I have always loved the mountains, and have climbed and walked up and over the hills for most of my life, but nothing on the scale of Kilimanjaro. I retired two years ago, and suddenly had time to fulfil an ambition. My wife and I had already experienced a wonderful safari in Botswana with Africa Exclusive, and found that they also offered Kilimanjaro climbs. I signed up for a 7 day trek to climb the mountain by the Machame route, reputedly the most attractive route up the mountain.
Night flight to Nairobi, and a short hop to Kilimanjaro airport in Tanzania, with a sight of the mountain wreathed in cloud as we descended. With a night in a comfortable hotel in Arusha and 30 degree heat on the plains, it was difficult to believe that we would start our summit climb at night and it might be well below freezing on the summit.
A final briefing was followed by a two-hour drive to the start of the climb where the cultivated land gave way to the rain forest. The forest lived up to its name. It rained that afternoon but not enough to dampen our spirits as we climbed steadily for six hours on the first day.
After bright sunny starts on each of the first three days the cloud gathered about midday. But this added to the overall experience as the mountain revealed herself by stages through the mist as we climbed higher. Machame camp. Shira camp. The Lava Tower. Barranco Camp. Up, down, up, down, up. Drink plenty. Drink some more. Acclimatisation was key. On a couple of days we camped not much higher than the previous night. The scenery made you forget the effort you were putting in.
Porters packed up camp after we had left early in the mornings. They then overtook us going uphill, their awkward shaped loads balanced on their heads or slung across their shoulders. The next camp was always set up for us before we arrived. An amazing bunch of guys, cheerful, friendly, and superbly fit.
On a freezing morning we scrambled steeply up the frost-encrusted rocks of the 200m Barranco Wall. Exhilarating! After the wall we were above the cloud all the time with the mountain looming above us, the sun sparkling on the upper snows as plunging glaciers hung precariously from the rocky flanks of the mountain.
A steep haul up to the penultimate camp – Karanga. Then the following day a dusty trek across the alpine desert – dry, barren, other-worldly, with our sights set on the ridge ahead. A rare Lammergeyer vulture soared and circled overhead as we arrived at Barafu, base camp for the summit attempt.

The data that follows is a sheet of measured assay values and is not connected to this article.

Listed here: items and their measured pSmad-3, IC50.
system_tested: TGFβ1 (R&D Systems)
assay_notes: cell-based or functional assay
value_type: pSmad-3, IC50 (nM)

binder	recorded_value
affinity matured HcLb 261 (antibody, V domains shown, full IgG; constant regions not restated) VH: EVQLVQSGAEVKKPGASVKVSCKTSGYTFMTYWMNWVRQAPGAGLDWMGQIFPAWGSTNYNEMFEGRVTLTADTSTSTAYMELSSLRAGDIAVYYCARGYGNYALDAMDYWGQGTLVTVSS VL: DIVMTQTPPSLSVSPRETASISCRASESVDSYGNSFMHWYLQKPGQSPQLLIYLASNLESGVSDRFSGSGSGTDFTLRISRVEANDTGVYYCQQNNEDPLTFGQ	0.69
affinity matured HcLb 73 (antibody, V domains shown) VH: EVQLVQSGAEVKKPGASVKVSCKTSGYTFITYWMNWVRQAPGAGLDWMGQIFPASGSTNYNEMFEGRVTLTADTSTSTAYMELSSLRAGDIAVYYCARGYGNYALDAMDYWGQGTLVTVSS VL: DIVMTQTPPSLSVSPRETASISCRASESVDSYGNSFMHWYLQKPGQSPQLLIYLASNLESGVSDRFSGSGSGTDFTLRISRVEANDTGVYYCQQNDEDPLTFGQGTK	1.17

We started climbing at 11:30pm that night. Yes it was demanding. Yes it was exhausting. But mostly it was a mental challenge. Our acclimatisation was good so although we were breathless and tired, as soon as we stopped for a short rest our recovery time was rapid and we were soon on our way again. Zig-zag, zig-zag, up steep scree and shale until at last we stood on the crater rim at Stella Point. It was just light enough to enable us to make out the snow filled crater in front of us and the summit tantalisingly close. The final walk rose steadily for another 150m around the rim over a distance of about a mile, but at 6am we were there. It was -13 degrees C.
A brand new green sign greeted us – even our guide had not seen it before. “Congratulations. You are now at Uhuru Peak. 5895m”. We were first on top that day and could see the torches of other parties following us up. There were hugs and tears and photographs, but the cold ate at our bodies and we headed down after less than 20 minutes on the top.
But not before we watched the sunrise across the crater. A full spectrum of colours framing towering cumulus clouds on the horizon. A magical moment.
We plunged down dusty screes from Stella Point, passing other parties still climbing. “Not far now!” we encouraged them. “It’s worth it!”
Down, down, slipping, sliding, but all the time breathing easier. We marvelled at the ease at which we descended the slopes we had struggled to ascend. We were back at camp in two and a half hours. A short rest and a hot breakfast, then down, down again to Millennium Camp where the porters awaited, tents erected, and we subsided gratefully into our sleeping bags in the middle of the afternoon.
The evening meal was euphoric. Anecdotes and analysis of our performance and our emotions.
We awoke to a flaming sunrise, and the upper slopes of Kilimanjaro shining with a dusting of new snow. A prelude to our final day of descent through the rain forest. Did we envy those who were on the summit today? Yes and no. We had been there ourselves 24 hours before, but would always wish we could experience the same feelings every day.
· The first sight and realisation of the scale of Kilimanjaro as we approached across the Tanzanian plains.
· The flowers of the rain-forest indigenous to the slopes of Kilimanjaro.
· The different views of the summit as we trekked through varying climatic zones, from forest and moorland, to alpine desert and glacial summits.
· Smiling porters welcoming us at each camp with a song.
· The super-warm sleeping bags.
· The variety and quality of the food served by the cooks at every camp. Chicken and chips at over 4000 metres! A different flavour soup every day!
· Reaching the summit in time to witness the sunrise.
· The camaraderie of the trekking group.
· The friendliness, knowledge and professionalism of the guide.
Thank you Africa Exclusive for the experience of a lifetime.
Africa Exclusive can arrange a variety of Kilimanjaro Climbs. Please contact us for further information.
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